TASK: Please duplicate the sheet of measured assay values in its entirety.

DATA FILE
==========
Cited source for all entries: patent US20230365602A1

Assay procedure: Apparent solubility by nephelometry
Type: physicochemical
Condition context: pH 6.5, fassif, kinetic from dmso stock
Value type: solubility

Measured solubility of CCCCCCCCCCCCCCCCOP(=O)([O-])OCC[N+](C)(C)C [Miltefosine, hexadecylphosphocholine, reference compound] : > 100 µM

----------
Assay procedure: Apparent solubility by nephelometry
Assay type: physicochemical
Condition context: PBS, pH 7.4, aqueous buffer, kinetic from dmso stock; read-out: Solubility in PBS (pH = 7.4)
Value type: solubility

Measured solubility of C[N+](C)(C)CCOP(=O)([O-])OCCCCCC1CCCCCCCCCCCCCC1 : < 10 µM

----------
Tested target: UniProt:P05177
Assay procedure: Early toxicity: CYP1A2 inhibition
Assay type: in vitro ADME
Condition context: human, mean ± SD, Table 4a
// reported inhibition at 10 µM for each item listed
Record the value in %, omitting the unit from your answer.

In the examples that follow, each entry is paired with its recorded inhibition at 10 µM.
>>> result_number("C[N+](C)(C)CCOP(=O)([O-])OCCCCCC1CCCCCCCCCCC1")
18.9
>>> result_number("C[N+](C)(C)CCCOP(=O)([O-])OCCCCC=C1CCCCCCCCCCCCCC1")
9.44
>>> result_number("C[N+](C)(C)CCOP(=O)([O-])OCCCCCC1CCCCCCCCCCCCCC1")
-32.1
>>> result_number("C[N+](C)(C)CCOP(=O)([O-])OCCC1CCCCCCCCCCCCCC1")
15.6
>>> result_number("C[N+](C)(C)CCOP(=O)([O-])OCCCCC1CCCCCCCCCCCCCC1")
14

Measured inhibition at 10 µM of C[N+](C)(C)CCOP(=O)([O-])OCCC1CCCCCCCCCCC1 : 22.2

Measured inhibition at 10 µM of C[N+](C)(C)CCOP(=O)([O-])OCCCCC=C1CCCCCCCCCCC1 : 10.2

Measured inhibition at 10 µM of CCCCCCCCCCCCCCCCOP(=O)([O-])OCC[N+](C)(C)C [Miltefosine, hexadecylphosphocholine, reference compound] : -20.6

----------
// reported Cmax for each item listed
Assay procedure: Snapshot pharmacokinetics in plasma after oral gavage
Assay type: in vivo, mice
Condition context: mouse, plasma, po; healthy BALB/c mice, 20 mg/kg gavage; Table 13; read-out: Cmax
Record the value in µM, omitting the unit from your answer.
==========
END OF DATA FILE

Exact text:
Cited source for all entries: patent US20230365602A1

Assay procedure: Apparent solubility by nephelometry
Type: physicochemical
Condition context: pH 6.5, fassif, kinetic from dmso stock
Value type: solubility

Measured solubility of CCCCCCCCCCCCCCCCOP(=O)([O-])OCC[N+](C)(C)C [Miltefosine, hexadecylphosphocholine, reference compound] : > 100 µM

----------
Assay procedure: Apparent solubility by nephelometry
Assay type: physicochemical
Condition context: PBS, pH 7.4, aqueous buffer, kinetic from dmso stock; read-out: Solubility in PBS (pH = 7.4)
Value type: solubility

Measured solubility of C[N+](C)(C)CCOP(=O)([O-])OCCCCCC1CCCCCCCCCCCCCC1 : < 10 µM

----------
Tested target: UniProt:P05177
Assay procedure: Early toxicity: CYP1A2 inhibition
Assay type: in vitro ADME
Condition context: human, mean ± SD, Table 4a
// reported inhibition at 10 µM for each item listed
Record the value in %, omitting the unit from your answer.

In the examples that follow, each entry is paired with its recorded inhibition at 10 µM.
>>> result_number("C[N+](C)(C)CCOP(=O)([O-])OCCCCCC1CCCCCCCCCCC1")
18.9
>>> result_number("C[N+](C)(C)CCCOP(=O)([O-])OCCCCC=C1CCCCCCCCCCCCCC1")
9.44
>>> result_number("C[N+](C)(C)CCOP(=O)([O-])OCCCCCC1CCCCCCCCCCCCCC1")
-32.1
>>> result_number("C[N+](C)(C)CCOP(=O)([O-])OCCC1CCCCCCCCCCCCCC1")
15.6
>>> result_number("C[N+](C)(C)CCOP(=O)([O-])OCCCCC1CCCCCCCCCCCCCC1")
14

Measured inhibition at 10 µM of C[N+](C)(C)CCOP(=O)([O-])OCCC1CCCCCCCCCCC1 : 22.2

Measured inhibition at 10 µM of C[N+](C)(C)CCOP(=O)([O-])OCCCCC=C1CCCCCCCCCCC1 : 10.2

Measured inhibition at 10 µM of CCCCCCCCCCCCCCCCOP(=O)([O-])OCC[N+](C)(C)C [Miltefosine, hexadecylphosphocholine, reference compound] : -20.6

----------
// reported Cmax for each item listed
Assay procedure: Snapshot pharmacokinetics in plasma after oral gavage
Assay type: in vivo, mice
Condition context: mouse, plasma, po; healthy BALB/c mice, 20 mg/kg gavage; Table 13; read-out: Cmax
Record the value in µM, omitting the unit from your answer.